Two friends from Cameroon were guests of ours for a few days. Both are well educated and well spoken, and have lived in the United States for a few years. They indicated they were traveling by car in Vermont, Massachusetts and Connecticut. I reluctantly gave them my perspective on Driving While Black, a phenomena that is well known to all blacks, and in particular, black men. I gave them "the speech" about DWB and what to do and not do when stopped by a cop in Vermont.

Unfortunately, they may not be seen as good and decent men by some untrained law enforcement officers, instead seen as, "black men with an accent, who might be terrorists." This racism/cultural bias permeates all levels of society, and in particular in the interaction between white police officers and blacks and people of color. The thin blue line police culture and "us."

Though both of my friends are fluent in English and very polite men, they would still be viewed suspiciously. This is unfortunately the norm between police and people of color. Also, in this post-9/11 world, police culture has become a culture of neo-militarism, intolerance, rudeness, and with the bizarre belief that one's civil rights ends when confronted by the police.

Some years ago, an African American friend of mine was waiting to meet his wife on the downtown street of Brattleboro. We were all going out to dinner. A police officer from Brattleboro said to my friend, "I want to see some ID."


My friend, wearing a suit and tie, said, "Excuse me officer? Is there a problem?" "Yeah, I want to see some ID right now!" "Officer, I am going to reach in my pocket and get some ID. Is that OK?" and my friend produced a badge saying that he was from the Hartford Police Department. The cop seemed shocked and mumbled something like, "Thanks." "Excuse me officer. Do you treat all guests in town like this?" The cop walked away.

I had been long involved in creating dialogues between police and civilians, and for an ostensible liberal town, the number of adverse incidents between white police officers and people of color was not the exception, but frequent. Students of color, African and Latino at the School for International Training reported on-going issues. One student from West Africa said, "I was downtown meeting a friend and a police cruiser was following me up the street."

We need a police force trained in community policing, cross cultural communication and de-escalation of conflict. In short, we do not need more Rambo-style cops, we need cops who can talk to people, and intervene without reaching for a Taser or a gun.

To the Brattleboro police credit, I had observed where local officers have handled difficult cases of people who are mentally ill or in crisis, and I have written to commend them. We do have a Police Civilian Communications Board in Brattleboro, that is the first step in creating a positive dialogue between police and community. In light of the on-going national crises with Police Departments and the unnecessary use of force, most often directed at people of color, it is vital for the health and fabric of a community to create police departments that have the tools, experience, and means that is respectful, lawful, and reflects the values of America. The values of America is respecting the Constitutional rights of citizens and non-citizens, and despite the Unpatriotic Act, no one has repealed the 4th Amendment.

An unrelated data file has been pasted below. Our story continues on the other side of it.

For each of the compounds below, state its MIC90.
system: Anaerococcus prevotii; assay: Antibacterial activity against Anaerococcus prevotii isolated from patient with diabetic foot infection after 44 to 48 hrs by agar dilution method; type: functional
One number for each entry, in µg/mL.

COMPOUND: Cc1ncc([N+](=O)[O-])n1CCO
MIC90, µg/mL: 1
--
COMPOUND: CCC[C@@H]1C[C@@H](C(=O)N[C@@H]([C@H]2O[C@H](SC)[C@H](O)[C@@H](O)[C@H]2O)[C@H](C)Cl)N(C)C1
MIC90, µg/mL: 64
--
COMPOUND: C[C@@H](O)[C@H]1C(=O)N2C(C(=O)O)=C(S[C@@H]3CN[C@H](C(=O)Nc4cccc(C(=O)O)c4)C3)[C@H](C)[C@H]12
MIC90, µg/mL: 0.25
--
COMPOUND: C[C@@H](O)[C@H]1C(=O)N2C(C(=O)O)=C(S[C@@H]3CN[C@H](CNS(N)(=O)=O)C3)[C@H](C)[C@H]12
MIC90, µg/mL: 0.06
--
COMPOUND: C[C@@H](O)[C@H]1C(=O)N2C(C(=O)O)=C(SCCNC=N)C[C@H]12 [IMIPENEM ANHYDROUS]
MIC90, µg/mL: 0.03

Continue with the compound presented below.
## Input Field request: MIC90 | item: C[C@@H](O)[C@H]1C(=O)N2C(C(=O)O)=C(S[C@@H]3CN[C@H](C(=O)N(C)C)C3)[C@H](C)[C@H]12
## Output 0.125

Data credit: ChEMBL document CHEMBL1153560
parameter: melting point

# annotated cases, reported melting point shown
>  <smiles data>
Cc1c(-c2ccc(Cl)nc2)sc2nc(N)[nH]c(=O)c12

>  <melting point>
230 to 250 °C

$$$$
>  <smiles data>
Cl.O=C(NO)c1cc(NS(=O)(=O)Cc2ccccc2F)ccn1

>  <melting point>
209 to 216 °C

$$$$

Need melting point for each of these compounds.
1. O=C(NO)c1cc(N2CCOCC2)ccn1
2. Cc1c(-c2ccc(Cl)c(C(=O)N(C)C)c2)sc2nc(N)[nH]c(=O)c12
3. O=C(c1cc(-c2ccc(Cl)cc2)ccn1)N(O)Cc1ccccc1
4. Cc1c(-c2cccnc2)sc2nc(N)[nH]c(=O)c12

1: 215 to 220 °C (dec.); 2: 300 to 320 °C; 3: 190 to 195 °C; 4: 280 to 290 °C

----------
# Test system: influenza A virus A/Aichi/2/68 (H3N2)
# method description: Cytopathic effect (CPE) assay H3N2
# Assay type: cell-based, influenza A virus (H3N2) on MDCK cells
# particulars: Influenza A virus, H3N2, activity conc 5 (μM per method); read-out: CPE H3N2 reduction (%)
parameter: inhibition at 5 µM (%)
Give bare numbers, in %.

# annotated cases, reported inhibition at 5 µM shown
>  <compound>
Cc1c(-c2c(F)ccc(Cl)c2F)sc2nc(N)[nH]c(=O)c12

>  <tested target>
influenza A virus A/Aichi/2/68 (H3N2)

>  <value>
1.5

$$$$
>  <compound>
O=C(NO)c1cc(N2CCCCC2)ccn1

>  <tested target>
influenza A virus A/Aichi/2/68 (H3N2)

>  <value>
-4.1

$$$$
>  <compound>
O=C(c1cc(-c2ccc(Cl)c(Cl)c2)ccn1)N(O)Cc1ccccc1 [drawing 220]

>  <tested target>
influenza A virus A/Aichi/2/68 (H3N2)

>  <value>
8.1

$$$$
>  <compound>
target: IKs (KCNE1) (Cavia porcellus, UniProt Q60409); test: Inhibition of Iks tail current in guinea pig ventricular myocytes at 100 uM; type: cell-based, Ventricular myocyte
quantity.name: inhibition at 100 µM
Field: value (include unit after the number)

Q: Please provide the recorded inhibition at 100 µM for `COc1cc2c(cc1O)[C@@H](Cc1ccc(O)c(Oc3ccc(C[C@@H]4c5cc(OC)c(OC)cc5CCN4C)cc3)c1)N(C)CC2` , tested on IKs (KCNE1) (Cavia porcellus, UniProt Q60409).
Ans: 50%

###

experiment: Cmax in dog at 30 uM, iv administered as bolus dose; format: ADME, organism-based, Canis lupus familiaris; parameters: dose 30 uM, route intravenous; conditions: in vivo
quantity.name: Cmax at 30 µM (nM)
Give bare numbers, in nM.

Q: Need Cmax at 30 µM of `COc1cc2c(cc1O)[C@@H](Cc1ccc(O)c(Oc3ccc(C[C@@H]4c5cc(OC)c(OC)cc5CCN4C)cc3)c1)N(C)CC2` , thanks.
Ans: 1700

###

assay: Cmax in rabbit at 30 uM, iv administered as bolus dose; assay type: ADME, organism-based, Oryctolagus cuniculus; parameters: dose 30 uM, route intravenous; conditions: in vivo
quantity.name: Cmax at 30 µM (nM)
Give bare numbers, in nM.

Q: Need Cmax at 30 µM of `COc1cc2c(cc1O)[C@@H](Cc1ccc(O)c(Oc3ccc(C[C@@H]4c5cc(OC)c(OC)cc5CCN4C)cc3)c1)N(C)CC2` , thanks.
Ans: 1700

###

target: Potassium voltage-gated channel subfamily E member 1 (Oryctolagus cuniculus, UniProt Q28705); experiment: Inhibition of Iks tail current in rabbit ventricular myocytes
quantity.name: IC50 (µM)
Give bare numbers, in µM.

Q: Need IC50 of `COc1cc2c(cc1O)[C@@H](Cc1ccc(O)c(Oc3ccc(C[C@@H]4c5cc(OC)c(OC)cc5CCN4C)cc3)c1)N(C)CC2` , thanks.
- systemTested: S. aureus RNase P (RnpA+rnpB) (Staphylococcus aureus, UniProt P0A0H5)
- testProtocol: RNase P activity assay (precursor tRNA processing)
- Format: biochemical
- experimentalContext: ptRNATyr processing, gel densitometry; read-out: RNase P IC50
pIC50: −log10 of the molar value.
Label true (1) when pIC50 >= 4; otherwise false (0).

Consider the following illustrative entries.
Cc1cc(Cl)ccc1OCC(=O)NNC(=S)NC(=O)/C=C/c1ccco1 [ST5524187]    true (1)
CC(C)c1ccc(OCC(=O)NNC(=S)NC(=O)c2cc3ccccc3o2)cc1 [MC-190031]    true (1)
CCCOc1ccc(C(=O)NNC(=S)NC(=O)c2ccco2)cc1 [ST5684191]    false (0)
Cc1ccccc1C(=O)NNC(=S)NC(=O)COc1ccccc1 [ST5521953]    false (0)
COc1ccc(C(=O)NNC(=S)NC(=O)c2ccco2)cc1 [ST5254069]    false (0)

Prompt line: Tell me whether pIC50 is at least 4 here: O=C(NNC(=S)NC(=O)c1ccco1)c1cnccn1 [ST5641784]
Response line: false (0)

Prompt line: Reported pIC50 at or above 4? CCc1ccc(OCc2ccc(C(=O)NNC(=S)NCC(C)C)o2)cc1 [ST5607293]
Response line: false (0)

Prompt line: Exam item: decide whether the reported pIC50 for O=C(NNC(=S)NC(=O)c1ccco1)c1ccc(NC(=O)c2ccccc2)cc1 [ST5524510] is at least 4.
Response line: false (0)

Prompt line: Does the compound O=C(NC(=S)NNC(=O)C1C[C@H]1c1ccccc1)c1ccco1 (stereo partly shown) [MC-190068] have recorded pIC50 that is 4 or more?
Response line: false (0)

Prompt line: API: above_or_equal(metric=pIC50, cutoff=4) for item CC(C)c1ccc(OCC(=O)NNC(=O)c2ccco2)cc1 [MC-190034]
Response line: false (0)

So, to my friends from Cameroon, from Hartford, or other countries around the world, please remember, not all cops are racists nor biased; however, if you are Driving While Being a Person of Color in Vermont, you may be stopped and questioned. At all times, keep your hands on the wheel, get the officer's name and badge number, and if you can, record the conversation on your cell phone. In the majority of the cases, the interaction will be cordial. Where it is not cordial, simply agree, and comply with the officer. In some cases you may be able to de-escalate the cop, reassure him you are not a terrorist, not an anarchist from Fergusson (as some may believe), and arrive at your destination safely.

I am embarrassed to say this. Despite Martin Luther King's hope that he and his children can one day be judged by the content of their character and not the color of their skin, we are still plagued with a culture of racism that permeates police departments. Despite a president who is black, and prominent African Americans who are prominent, ultimately, it is this cop, who may or may not be racist/uneducated/ill-informed if it is a problem for you to be driving while black.

I hope that our officers at the Brattleboro Police Department and the Vermont State Police do not stand behind the thin blue line, but step forward to examine, consider, and change the culture of intolerance. For those officers who do consistently rise to meet that challenge, bravo. It is the responsibility of citizens to demand and act to ensure that the police departments do reflect the values of their community. In Brattleboro, I want the values of respect and courtesy to be part of each public service employee.

T Namaya lives in Brattleboro.